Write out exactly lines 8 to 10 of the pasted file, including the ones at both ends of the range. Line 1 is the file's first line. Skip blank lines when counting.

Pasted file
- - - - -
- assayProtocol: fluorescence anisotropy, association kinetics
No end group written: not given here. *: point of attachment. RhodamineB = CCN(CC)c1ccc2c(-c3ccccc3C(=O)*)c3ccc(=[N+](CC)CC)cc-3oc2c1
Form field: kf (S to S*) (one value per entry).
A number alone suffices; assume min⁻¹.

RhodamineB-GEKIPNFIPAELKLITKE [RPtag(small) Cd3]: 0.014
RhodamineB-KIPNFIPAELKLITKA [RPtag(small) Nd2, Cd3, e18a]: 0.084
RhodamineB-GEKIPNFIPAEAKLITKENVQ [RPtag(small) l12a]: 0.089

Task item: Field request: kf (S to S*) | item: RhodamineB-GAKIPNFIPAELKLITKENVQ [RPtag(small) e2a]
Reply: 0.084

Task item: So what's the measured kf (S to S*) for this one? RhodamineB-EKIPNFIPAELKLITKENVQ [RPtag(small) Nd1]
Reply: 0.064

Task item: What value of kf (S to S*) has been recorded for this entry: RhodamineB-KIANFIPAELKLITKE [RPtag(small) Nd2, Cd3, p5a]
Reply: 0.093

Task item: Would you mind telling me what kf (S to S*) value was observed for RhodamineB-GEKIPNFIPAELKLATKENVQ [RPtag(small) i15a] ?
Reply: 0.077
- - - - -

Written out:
Task item: Field request: kf (S to S*) | item: RhodamineB-GAKIPNFIPAELKLITKENVQ [RPtag(small) e2a]
Reply: 0.084

Task item: So what's the measured kf (S to S*) for this one? RhodamineB-EKIPNFIPAELKLITKENVQ [RPtag(small) Nd1]